Just the Way I Like 'Em!

At times, using my squeeze-the-middle technique, my biscuits have risen so high that, like the leaning Tower of Pisa, they have developed an actual lean and then have cooked in that shape.

Baking Tips

  • Double-pan so your biscuit bottoms don't over-brown.
  • 350 degrees, for first 10 minutes, then reduce heat.
  • Reduce heat, as necessary, so that you produce golden biscuits that are fully cooked in the middle.
  • Check bottoms during cooking time.

A Word About Baking Time

Because oven temperatures vary and biscuit sizes may be different, baking time will vary from about 15-25 minutes. The best rule of thumb is to simply watch your biscuits as they cook to make sure they turn out golden. If you are unsure as to whether they are cooked in the middle, do the "done-ness test." Take out one biscuit and cut or pull it apart to check the middle. I touch the insides with a finger and go by how the biscuit feels.

A Word About Biscuit Shapes

In the section below, we'll take a look at the different biscuit shapes.

Rolled and Cut Round Biscuits

It is a good bet that the all-time favorite biscuits are those that are rolled out and cut with a round cutter. This produces great-looking biscuits with a all-round good texture.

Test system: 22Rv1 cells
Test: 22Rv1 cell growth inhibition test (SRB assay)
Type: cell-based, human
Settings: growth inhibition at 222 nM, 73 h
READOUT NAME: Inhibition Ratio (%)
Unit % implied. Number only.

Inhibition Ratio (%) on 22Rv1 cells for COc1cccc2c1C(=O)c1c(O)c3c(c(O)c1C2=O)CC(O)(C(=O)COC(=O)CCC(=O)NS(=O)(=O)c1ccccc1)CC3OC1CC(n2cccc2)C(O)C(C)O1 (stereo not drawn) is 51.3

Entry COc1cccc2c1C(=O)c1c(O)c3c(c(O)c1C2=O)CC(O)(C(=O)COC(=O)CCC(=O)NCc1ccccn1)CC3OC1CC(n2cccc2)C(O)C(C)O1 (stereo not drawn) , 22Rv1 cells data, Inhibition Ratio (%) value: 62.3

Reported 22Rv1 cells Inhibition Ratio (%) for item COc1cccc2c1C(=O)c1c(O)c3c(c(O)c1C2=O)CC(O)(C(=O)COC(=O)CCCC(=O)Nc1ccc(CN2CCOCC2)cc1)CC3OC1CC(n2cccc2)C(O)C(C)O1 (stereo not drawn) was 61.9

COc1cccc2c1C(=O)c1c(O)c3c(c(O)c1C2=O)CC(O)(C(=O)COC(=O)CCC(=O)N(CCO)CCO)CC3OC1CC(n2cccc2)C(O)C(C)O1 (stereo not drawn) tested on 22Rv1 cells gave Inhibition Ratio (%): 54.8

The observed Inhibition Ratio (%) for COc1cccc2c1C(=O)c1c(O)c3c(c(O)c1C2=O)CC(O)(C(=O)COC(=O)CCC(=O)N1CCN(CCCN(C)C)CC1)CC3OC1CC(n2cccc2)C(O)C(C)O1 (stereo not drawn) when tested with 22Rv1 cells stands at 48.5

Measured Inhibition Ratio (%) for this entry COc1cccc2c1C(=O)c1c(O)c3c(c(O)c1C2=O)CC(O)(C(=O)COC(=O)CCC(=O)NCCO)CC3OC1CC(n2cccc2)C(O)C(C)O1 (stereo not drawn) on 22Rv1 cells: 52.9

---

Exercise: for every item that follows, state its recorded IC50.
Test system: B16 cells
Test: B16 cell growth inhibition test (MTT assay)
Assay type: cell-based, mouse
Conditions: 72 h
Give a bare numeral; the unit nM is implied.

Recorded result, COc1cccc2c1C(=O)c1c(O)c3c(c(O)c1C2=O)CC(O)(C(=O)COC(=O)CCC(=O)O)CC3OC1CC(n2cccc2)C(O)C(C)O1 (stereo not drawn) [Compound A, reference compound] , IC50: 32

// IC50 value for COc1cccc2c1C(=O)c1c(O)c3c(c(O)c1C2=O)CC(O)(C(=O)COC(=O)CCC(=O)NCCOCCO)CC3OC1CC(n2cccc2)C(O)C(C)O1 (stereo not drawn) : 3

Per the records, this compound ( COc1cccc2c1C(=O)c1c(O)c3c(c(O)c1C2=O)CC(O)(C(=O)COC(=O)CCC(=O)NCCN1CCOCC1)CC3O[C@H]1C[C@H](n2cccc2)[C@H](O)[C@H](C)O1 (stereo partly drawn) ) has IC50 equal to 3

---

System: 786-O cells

If you figure you will be making lots of these, it might be an idea to visit a specialty kitchen shop and invest in a set of sturdy stainless steel biscuit cutters that will last you for years. The lighter-weight cutters become misshapen and aren't up to the task.

Round Biscuits Fresh Out of the Oven

Fancier Shaped Biscuits

You can use neat-shaped cookie cutters to make shaped biscuits. If the cutters are open-topped, this is a real plus. The old-style aluminum cutters usually have closed tops but can still be used to make shaped biscuits.

Heart-Shaped Cutter

It Can Be Fun to Change Things Up a Bit

 Interesting Looking Biscuits
Interesting Looking Biscuits | Source

Biscuit Cutter Tip

When using cutters, make sure to dip them in flour, so dough doesn't stick to them.

Lazy-Daisy Biscuits

When you just can't be bothered with any kind of fuss, and you don't want to use biscuit cutters, you can make what I call Lazy-Daisy Biscuits.

Quick Square Biscuits

Roll out biscuit dough into a rectangle and then cut into squares to make square biscuits. You can do this on a cutting board or even in the pan. These won't have as good of a texture but they will do in a pinch.

Raw square biscuits.
Raw square biscuits. | Source

Baked Square Biscuits

Square biscuits will turn out better if cooked on a flat pan.
Square biscuits will turn out better if cooked on a flat pan.

Quick Diamond-Shaped Biscuits

Roll out biscuit dough and cut like you would for square biscuits but cut these on the diagonal in a criss-cross pattern for diamond-shaped biscuits.

Quick Round Biscuits

If you are pressed for time but prefer round biscuits.

  • Shape biscuit dough into a log and cut into rounds. This is an easy and fast method for making round biscuits. They won't look as nice, but if you are in a hurry, this can shave minutes off prep time.